For the first two years of this presidency, Democrats alleged that Trump was a unique threat to the American constitutional order. His disregard for the safeguards that preserve the republic from usurpation by kleptocrats and despots were eroding our civic framework before our very eyes, they told us. They alone could be trusted to defend the Constitution from its enemies, foreign and domestic. But as the 2020 presidential cycle has matured, Democrats are now openly pursuing policies that the Constitution implicitly or expressly forbids.

When Democrats took control of the House of Representatives, their first item of business took aim at the nation’s founding charter. HR 1, the “For the People Act,” was billed as an anti-corruption measure that would reform voting and election laws, curtail the influence of money in politics, and impose stricter ethical standards on public officials. Some of the proposals in this statement of principles are unobjectionable. Others are even desirable. But the centerpiece of the legislation, its electoral reforms, are also probably unconstitutional.

The bill includes provisos that would force political groups to run ads revealing the identities of those who donate over $10,000, and anti-lobbying restrictions so broad that they could be interpreted to criminalize even casual conversations between former government officials or contractors and policymakers.

The Democratic bill would impose independent redistricting commissions on every state in the Union and dictate to those commissions the criteria that could be used for reapportioning voters into representative districts, which the Supreme Court is unlikely to favor.

Another provision that would establish taxpayer-backed matching funds for federal campaigns seems almost identical to a state-level measure the Supreme Court struck down earlier this decade. But a simple debate over this measure’s constitutionality fails to fully account for the sordid impropriety of an incumbent Congress voting itself taxpayer funds to support its own reelection efforts.

Not satisfied with letting their congressional allies have all the fun, the Democratic Party’s cast of presidential aspirants seem just as eager to argue against the Constitution.

“I think they stole a Supreme Court seat,” Sen. Cory Booker said of the GOP-led Senate’s constitutional prerogative to provide or withhold from the president their advice and consent regarding appointees to the federal bench. To remedy this condition, Booker advocated “term limits for Supreme Court justices,” but that would require a constitutional amendment.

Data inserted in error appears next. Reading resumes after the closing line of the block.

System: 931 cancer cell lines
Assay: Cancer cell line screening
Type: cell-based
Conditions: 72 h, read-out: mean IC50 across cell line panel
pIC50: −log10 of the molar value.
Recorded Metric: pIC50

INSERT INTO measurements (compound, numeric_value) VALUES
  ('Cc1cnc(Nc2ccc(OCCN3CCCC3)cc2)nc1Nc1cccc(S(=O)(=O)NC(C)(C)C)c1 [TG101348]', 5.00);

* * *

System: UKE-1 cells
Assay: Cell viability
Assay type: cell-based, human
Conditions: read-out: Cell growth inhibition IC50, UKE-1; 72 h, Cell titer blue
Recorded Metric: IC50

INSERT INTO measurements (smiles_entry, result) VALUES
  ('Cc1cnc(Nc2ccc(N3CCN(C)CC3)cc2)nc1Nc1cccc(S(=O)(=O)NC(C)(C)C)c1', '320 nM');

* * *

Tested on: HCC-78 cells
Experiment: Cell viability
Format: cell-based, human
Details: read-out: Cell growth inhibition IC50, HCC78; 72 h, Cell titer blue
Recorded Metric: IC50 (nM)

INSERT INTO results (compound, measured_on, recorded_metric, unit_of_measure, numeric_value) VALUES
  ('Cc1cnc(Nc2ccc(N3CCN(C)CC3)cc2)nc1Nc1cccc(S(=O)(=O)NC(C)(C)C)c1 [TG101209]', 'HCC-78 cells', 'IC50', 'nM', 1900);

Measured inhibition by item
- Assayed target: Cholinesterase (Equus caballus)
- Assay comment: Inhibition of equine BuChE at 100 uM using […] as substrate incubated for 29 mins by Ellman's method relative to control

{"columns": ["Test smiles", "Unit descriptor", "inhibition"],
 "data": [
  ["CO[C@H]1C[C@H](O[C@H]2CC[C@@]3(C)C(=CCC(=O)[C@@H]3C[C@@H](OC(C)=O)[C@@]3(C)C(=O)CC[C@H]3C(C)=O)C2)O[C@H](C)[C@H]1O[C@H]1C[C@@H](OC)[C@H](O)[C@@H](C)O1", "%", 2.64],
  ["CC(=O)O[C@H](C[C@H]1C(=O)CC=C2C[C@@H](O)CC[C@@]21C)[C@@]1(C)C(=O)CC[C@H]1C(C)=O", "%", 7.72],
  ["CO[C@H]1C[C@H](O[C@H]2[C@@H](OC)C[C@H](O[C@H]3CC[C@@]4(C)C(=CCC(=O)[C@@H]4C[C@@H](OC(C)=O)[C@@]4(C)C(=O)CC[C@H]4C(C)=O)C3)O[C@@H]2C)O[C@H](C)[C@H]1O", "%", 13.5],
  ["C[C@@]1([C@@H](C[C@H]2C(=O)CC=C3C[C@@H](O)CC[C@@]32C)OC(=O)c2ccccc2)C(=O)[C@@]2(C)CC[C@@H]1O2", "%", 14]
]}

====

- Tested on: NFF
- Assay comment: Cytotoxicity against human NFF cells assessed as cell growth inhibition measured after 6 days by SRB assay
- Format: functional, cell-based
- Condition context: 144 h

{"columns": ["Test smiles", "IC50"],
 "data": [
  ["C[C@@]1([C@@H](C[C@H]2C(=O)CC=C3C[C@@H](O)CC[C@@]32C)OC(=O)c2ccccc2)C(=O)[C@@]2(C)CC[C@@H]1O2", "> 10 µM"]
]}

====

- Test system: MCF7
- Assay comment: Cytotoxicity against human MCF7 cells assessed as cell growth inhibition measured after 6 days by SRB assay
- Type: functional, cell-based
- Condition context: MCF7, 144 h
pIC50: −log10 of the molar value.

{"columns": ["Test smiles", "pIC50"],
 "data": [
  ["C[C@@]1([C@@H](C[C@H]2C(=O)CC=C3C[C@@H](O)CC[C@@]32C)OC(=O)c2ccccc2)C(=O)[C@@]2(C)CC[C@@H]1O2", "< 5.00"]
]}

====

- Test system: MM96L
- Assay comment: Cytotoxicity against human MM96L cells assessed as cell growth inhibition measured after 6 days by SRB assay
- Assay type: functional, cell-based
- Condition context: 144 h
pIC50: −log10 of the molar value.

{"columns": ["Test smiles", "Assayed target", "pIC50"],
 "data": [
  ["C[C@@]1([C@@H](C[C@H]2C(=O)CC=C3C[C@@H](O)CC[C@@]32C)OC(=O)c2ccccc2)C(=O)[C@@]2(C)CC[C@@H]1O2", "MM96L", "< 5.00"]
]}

So, too, would Elizabeth Warren’s proposal to abolish the Electoral College. Indeed, just such an amendment has already been introduced in the House. The Constitution empowers the states, not the federal government, to conduct elections. Federalizing elections would be a radical redefinition of how Americans think about electoral politics. It is, to say the least, unlikely that the federal or state-level legislators from the smaller states that benefit from the Electoral College would consent to their OWN disenfranchisement.

Warren’s plan to pay for the Democratic Party’s myriad spending proposals would also probably necessitate some constitutional tinkering. Her proposed “wealth tax” tramples on the 16th Amendment’s capacity to “levy tax on incomes,” not to simply expropriate funds from bank accounts the federal government arbitrarily deems too flush. The Supreme Court has routinely upheld the constitutionality of taxes on the transfer of wealth—from commerce to inheritance taxes—but not assets themselves.

On Monday, Sen. Kirsten Gillibrand appeared to endorse restricting “someone on the terror watch list or to someone who’s gravely mentally ill with a violent background” from exercising their Second Amendment Rights. “No fly, no buy,” she said to the applause of a town hall audience. These and other so-called “red flag laws” strip Americans of their fundamental rights without due process. Democrats know  that the blatant abridgment of foundational American rights is unconstitutional when Trump does it, but they seem unable to recognize this behavior in themselves.

In so many cases, the Constitution is an obstacle to realizing the Democratic agenda. One or the other must go. If that’s the choice Democrats put before voters in 2020, they’re not going to like the public’s verdict.